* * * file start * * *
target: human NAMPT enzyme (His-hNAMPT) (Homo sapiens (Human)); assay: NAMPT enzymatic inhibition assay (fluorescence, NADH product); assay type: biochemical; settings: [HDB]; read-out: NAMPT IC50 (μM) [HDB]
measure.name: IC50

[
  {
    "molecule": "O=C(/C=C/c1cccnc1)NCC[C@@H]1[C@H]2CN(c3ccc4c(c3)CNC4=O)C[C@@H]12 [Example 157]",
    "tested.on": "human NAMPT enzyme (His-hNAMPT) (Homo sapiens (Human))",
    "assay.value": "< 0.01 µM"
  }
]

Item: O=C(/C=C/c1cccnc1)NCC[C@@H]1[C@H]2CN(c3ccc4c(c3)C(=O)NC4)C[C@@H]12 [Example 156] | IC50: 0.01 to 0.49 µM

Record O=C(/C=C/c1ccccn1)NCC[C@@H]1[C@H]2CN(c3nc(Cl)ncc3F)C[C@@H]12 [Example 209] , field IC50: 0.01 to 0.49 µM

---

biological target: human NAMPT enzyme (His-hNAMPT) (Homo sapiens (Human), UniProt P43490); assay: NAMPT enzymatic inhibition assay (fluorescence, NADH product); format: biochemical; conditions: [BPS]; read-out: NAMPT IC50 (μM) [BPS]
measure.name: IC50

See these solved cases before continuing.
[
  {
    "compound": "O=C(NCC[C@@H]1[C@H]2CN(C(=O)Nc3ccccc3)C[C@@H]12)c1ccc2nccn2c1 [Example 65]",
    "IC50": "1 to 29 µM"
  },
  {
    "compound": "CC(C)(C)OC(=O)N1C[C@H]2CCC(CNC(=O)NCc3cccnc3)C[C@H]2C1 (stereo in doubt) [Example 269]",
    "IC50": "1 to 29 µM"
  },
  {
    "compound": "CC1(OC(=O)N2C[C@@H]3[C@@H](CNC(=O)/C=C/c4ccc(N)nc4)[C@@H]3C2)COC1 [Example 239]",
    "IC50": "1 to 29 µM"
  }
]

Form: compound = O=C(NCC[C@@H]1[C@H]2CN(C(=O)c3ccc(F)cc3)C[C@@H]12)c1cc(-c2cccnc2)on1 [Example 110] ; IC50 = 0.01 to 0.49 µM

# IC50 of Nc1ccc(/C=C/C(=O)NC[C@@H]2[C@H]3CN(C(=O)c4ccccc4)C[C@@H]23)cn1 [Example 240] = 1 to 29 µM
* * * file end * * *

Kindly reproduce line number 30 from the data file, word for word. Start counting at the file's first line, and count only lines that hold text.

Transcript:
Form: compound = O=C(NCC[C@@H]1[C@H]2CN(C(=O)c3ccc(F)cc3)C[C@@H]12)c1cc(-c2cccnc2)on1 [Example 110] ; IC50 = 0.01 to 0.49 µM